“Education is the foundation for your future, STEM education is the leveller for all to be successful in the future needs of humanity.“ – Dr. Ian R. McAndrew. Dean of Capitol Technology University
We’ve all heard it – exposing kids to Science, Technology, Engineering and Math (STEM) at a young age is a great way to help them better understand the world around them and to better prepare them for this increasingly complex and competitive world we live in.
Trick is, it’s not always so easy to keep a child’s attention focused on science experiments or math problems.
Looking very much like a fun electronic toy on the outside, these robots can light up, detect objects in their way, move around obstacles and mazes, talk back and perform a variety of tricks and stunts that are sure to keep kids interested for a very long time.
On a deeper level, though, STEM robotics kits introduce kids to the foundations of tech and engineering, helping spark their creativity and get them thinking in a more logical, systematic way. Also, because these kits contain programmable robots, they will develop important coding skills as they work on getting their robotic pal to do their bidding.
All of this makes teaching robotics for kids through a robotics kit a great and very interactive way to get kids interested in STEM concepts. But with so many on the market, finding one that’s right for your child can be overwhelming. To help out, we’ve compiled a list of some of the best robot kits for kids we’ve discovered so far.
In a Hurry? Here are our picks for the best robot kits for kids
|Best Screen-Free Coding Robot for Kids
|Botley, the Coding Robot
|Best Robot Kit for Kindergarten (and Up)
|Dot and Dash
|Most Versatile Coding Robot
How we evaluate kids robotics kits
Price – Sure, there are some very cheap robot kits on Amazon. Those kits, however, tend to be very limited and one-dimensional and are really almost remote controlled toys rather than an educational platform. At the other extreme, you can pay well over $1000 for a kit for one with a ton of bells and whistles and, to be honest, very few people have that kind of money to spend on a kit they are giving to their child to play and experiment with. For that reason, we chose robot kits that were in the $80-300 range, which we feel are a good balance of features (sensors, quality of build, support, etc.) and price.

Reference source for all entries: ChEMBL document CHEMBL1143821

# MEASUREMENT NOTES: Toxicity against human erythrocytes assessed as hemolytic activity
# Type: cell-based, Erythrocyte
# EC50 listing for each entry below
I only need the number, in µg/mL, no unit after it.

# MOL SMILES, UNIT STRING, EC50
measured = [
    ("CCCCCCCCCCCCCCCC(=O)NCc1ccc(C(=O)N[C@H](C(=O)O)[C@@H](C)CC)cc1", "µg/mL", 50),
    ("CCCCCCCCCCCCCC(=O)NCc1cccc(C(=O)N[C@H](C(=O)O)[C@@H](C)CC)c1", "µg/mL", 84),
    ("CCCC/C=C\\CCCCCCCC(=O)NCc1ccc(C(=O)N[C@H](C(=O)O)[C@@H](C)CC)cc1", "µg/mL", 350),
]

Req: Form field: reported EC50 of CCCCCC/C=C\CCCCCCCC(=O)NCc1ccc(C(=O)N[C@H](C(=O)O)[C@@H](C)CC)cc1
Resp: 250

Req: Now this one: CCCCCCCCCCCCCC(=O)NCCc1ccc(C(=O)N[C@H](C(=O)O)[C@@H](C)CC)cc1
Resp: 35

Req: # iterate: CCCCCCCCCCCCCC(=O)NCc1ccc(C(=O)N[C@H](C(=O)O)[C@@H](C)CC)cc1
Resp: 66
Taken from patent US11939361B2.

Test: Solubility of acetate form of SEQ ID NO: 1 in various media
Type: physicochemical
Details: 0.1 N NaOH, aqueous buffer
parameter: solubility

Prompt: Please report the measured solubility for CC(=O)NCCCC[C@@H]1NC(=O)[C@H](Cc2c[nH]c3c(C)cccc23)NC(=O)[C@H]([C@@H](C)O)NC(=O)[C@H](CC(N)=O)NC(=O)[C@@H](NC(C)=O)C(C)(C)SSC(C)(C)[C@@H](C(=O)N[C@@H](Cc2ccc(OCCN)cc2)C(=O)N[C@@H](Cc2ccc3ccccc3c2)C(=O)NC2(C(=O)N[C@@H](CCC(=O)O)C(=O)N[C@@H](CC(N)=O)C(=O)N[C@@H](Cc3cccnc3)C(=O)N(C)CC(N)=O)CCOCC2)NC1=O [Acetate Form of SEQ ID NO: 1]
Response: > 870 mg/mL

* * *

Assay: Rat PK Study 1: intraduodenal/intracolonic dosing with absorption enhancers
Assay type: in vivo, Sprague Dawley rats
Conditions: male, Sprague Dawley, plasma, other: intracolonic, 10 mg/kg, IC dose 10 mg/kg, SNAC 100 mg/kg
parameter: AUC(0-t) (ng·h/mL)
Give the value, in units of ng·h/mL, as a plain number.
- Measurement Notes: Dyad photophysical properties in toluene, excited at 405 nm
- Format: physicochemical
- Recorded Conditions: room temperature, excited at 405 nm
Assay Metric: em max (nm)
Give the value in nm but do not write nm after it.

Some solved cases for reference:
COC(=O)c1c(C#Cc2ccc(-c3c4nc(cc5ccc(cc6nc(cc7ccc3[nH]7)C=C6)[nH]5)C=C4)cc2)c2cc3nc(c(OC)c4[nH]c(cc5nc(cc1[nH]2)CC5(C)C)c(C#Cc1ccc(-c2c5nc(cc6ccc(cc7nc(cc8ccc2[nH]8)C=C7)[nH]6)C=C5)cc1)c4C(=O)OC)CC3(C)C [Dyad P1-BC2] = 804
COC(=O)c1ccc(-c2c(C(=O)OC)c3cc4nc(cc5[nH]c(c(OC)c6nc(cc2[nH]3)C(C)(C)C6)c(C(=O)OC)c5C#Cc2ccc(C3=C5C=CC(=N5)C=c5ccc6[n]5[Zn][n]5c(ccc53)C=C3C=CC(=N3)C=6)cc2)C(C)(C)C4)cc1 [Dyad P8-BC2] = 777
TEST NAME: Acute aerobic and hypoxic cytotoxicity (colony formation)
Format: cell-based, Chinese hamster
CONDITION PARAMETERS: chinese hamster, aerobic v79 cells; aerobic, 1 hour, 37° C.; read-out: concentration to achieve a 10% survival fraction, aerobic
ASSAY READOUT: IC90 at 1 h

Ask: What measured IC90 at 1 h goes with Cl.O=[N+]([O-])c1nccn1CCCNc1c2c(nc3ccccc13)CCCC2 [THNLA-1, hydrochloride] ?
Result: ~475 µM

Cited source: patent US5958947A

Age – When it comes to robot kits, there are tons of high quality, really cool options available for adults and older teens. Younger kids, however, have different needs. Robots have to be approachable and friendly-looking, capable of rapidly capturing their interest and easy enough for them to assemble and use effectively without getting frustrated to the point of walking away.
Programming – Coding is an important part of modern education and is one of the best ways to prepare kids for a tech-oriented future. That’s why we only included programmable robots in our list since kids don’t just get the fun and educational experience of putting together and/or operating a robot on their own, but they can learn important concepts in coding as well.
Obviously, when it comes to younger kids we prefer to see a good, graphical block coding program rather than written code, as it’s more easier to get started with and doesn’t require annoying and deterring adherence to syntax and proper coding rules. That said, we prefer that robots have both so that budding engineers can eventually step up to “real coding,” thereby extending the life of the robot.
With all that said, however, the important thing is that kids get exposed to the concepts, logical thinking and step by step nature of coding, all of which will help them tremendously later on when they are exposed to actual coding. That’s why we were comfortable adding a screen-less coding robot to our list (Botley) that doesn’t use an actual coding language at all, graphical or otherwise.
Lesson plans and online communities – While we appreciate the open ended and creative learning experience that robot kits can provide, we also appreciate it when companies go that extra mile and provide
Versatility – Ultimately, if you’re going to spend $100 or more on a STEM robotics kit for kids, you want it to have enough features so it will keep their fickle interest as long as possible. Having lots of different sensors, for example, lets kids explore different concepts in robotics and come up with a greater variety of activities, while having optional add-on accessories can breathe new life into the robot and keep it from being relegated to the back of the closet for a little longer.
Durability- Let’s face it, if you give a child a robot it will have to be able to keep up with their kid-lifestyle. Crashes, smashes, jumps and bashes are all part of the normal experimental process. Robots tend to have a lot of electronic components and moving parts and these need to stand up to a reasonable amount of wear and tear – a robot pal just isn’t a robot pal if it won’t turn on after just one afternoon of fun.